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How Not to be a Pompous Ass of a Vegetarian (or Vegan) or How to Be Everyone's Favorite Vegetarian (or Vegan) I've been

vegetarian for over 13 years and during that time I've heard over and over again, "you're my favorite vegetarian." It's not because I'm particularly a wesome, charming, or handsome (although my would tell you that I am handsome). I t's because I'm not a dick to my meat eating friends. Making the decision to live a cruelty-free (or less cruel) life is a wonderful w ay to spare the animals on the planet a one way trip into your belly. You feel b etter about your place in the world and I'm sure there would be some health bene fits if I could keep from shoving french fries into my gullet every chance I get . Being vegetarian doesn't define who I am, but it is something that's very impo rtant to me. I'm passionate about the plight of animals and I"m sure my fellow v egetarians (and vegans) feel the same way. But that doesn't give us license to b e jerks to our friends and families and expect them to continue to be cool with our demanding diet. Real-talk time my fellow herbivores: You and I, we made a decision. We decided i n a culture that slaughters and beer-batters carcass and serve them up with a si de of mashed potatoes and corn that we would skip the main course and go right f or the sides. But remember it's our decision. And it's time we took responsibili ty for that decision and stop playing the victim every time we go out to eat. If you're noticing that you're getting fewer and fewer invitations to eat out it might be because you're a pain to accommodate. Don't be the person that rolls t heir eyes or sighs heavily when a burger joint is suggested. I've actually seen other vegetarians throw temper tantrum and declare, "Well there's nothing for me to eat there. I'm not going to go." Now you're a two-year old that's guilted hi s or her friends into going to a one of the two places you deem worthy of your v ery special stomach. No one likes hanging out with two-year old that pouts becau se they didn't get their way. Instead of turning into captain whiny pants, go to the restaurant with your frie nds without raising a fuss. Nearly every restaurant has something you can eat. W hile restaurants have insisted that salads now require meat, you can usually ord er one sans dead chicken. Even a few sides can be thrown together to make a mea l. Or just order a drink and enjoy your friends company. While you're at the restaurant do not pummel the waitstaff with 20 questions abo ut each item on the menu. Sure the fancy restaurants will have trained the staff to tell you where the beets were grown in your salad, but at this point in your vegetarian/vegan lifestyle you should know what's safe to eat. For example, nev er order soup, Ceasar Salad, refried beans, anything with Jello, or items you do n't recognize. Know what you can and can't eat while wandering out in the wild. It'll make your fellow diners happy too because they won't have to watch a haple ss server run back and forth to the kitchen asking if there is chicken stock in the soup. There is always chicken stock in the soup. ALWAYS. Accept it and order a baked potato and a salad. Or better yet, if you know you're going out, eat beforehand. I'll have a small m eal before heading out with friends if I'm not sure where we are heading. That w ay if they pick Bob's Big Steak House of Murder and Sadness, I won't be sitting at the end of the table with a growing stomach. If you end up somewhere with a l ower ratio of death, you can order a nice small meal or splurge on an awesome de ssert.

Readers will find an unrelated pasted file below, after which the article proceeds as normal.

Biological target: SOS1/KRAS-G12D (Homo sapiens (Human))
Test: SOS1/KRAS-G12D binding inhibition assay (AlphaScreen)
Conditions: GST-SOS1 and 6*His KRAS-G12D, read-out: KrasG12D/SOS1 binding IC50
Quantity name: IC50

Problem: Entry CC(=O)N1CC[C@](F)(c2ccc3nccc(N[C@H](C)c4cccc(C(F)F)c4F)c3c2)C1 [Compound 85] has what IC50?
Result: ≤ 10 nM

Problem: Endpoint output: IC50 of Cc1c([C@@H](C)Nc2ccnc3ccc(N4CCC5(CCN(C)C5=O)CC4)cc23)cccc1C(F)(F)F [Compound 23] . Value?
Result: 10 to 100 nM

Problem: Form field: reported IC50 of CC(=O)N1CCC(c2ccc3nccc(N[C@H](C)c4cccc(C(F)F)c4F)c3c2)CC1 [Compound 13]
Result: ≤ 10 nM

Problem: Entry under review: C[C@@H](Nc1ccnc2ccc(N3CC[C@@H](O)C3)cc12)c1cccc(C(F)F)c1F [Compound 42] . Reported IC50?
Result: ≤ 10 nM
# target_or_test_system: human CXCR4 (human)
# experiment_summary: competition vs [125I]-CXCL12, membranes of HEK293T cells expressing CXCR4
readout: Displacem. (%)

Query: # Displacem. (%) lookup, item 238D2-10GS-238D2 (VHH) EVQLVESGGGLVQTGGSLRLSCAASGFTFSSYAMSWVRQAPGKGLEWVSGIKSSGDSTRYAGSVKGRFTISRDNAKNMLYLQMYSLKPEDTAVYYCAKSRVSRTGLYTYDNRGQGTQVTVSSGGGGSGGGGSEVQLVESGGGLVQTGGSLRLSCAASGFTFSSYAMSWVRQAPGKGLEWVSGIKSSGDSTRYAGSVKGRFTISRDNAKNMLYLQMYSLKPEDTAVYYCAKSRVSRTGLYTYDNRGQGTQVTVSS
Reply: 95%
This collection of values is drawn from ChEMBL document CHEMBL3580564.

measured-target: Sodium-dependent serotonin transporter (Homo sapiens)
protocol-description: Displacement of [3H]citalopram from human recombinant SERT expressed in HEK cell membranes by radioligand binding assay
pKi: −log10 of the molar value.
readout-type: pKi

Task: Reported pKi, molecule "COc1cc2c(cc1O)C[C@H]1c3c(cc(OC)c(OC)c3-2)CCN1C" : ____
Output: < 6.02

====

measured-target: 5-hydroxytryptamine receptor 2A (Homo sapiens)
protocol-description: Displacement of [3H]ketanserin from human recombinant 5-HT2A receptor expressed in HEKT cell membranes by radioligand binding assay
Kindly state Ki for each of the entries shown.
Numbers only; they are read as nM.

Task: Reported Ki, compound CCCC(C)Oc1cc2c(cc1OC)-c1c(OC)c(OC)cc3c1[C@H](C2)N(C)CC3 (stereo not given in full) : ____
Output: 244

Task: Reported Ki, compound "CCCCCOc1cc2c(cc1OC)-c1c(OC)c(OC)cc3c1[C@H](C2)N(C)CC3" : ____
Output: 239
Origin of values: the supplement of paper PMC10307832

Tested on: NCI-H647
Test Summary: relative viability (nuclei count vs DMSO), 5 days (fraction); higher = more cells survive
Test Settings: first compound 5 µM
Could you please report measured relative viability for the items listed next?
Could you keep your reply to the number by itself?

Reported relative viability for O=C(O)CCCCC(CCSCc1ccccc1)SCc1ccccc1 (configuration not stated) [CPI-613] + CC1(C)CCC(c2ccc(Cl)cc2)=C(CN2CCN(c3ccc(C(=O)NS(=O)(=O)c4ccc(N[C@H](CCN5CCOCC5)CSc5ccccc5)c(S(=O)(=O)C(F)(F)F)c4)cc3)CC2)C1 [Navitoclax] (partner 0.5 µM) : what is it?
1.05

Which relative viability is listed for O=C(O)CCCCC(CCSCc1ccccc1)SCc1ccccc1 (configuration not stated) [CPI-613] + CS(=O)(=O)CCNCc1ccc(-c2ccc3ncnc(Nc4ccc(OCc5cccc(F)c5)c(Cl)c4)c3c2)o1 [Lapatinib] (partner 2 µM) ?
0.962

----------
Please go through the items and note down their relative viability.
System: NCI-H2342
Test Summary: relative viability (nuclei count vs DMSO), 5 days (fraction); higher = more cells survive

That's right, you get to eat dessert while they're eating dinner. Seeing being a cool vegetarian or vegan is awesome. In fact, eating before going out is especially important when invited to dinner or a barbecue. Do not expect someone to make you a special meal. It's wonderful when it happens. Sometimes what's made for you is better than the main dish beca use it's been cooked in a small batch. But making someone create an entirely sec ond meal just for you is something the dictators of small nations and spoiled ch ildren do. Barbecues can be especially tricky. If you want to grill something, you're bette r off bringing your own tiny grill or wrapping your food in foil. Do not expect the grill to be cleaned for you. Plus, you're Boca burger is going to touch thos e other burgers or be flipped with those greasy tongs. Save yourself the hassle. In fact, I've started bring my own sandwiches. Usually tofu Banh Mi sandwiches from Little Vietnam Cafe in the Richmond. Of course that doesn't always stop som eone from trying to shove meat in your mouth. Politely pass when offered the over-cooked flesh offered you and inquire about t he salad or inform you the host that you've already eaten. This usually leads to the always awkward questions about being a vegetarian while being surrounded by a photo spread for Dead Animal Monthly. Stop and count to 10 in your head. This can be tough. For the most part, I've ha d very good luck talking to meat eaters about my decision to become vegetarian w ithout them being aggressive. Of those that have been aggressive, the underlying issue usually has to do with the person feeling like I've judged them as a bad person for eating meat. You can diffuse the situation by talking calmly about yo ur life and your decision without being graphic. Telling the assembled guests ab out how cows are killed in slaughterhouses is great if you want to have the most awkward dinner ever. I tell people that I've drawn a line on what I will eat and inform them they hav e also drawn a line for their diet. Maybe that line ends with cute animals. Some people won't eat deer or rabbits. It's hard to eat something that's been a char acter in a Disney film. Maybe that line ends with people. That usually gets a fe w chuckles and we all go back to talking about how much we hate Los Angeles. Eve ryone loves a good cannibalism joke at the dinner table. Once the lines of communication are open, people are more likely to understand w here you stand on this whole not eating animals thing. These are the conversatio ns that make a difference. These talks are much better than the ones where you'r e using the words holocaust to describe chicken processing plants or screaming a bout how a pastrami sandwich is destroying the planet. Attacking people makes yo u a jerk plain and simple. Don't be a jerk. Instead share information. Finally, don't be complete push over. Many of my meat-eating friends have been s urprised at how good the food is at vegetarian restaurants. Remind your friends that you went with them to that steak house that let you pick which cow would en d up on your plate and that it's only fair that you try out the new vegetarian p lace that only serves legumes. Being vegetarian is part of your life let them un derstand that without eye rolling, fake gagging at the sight of meat, and protes t soundbites. Maybe you can turn them all vegetarian (unlikely). But until then, enjoy those d inner rolls and watch out for bacon. They want to put that shit in everything no w.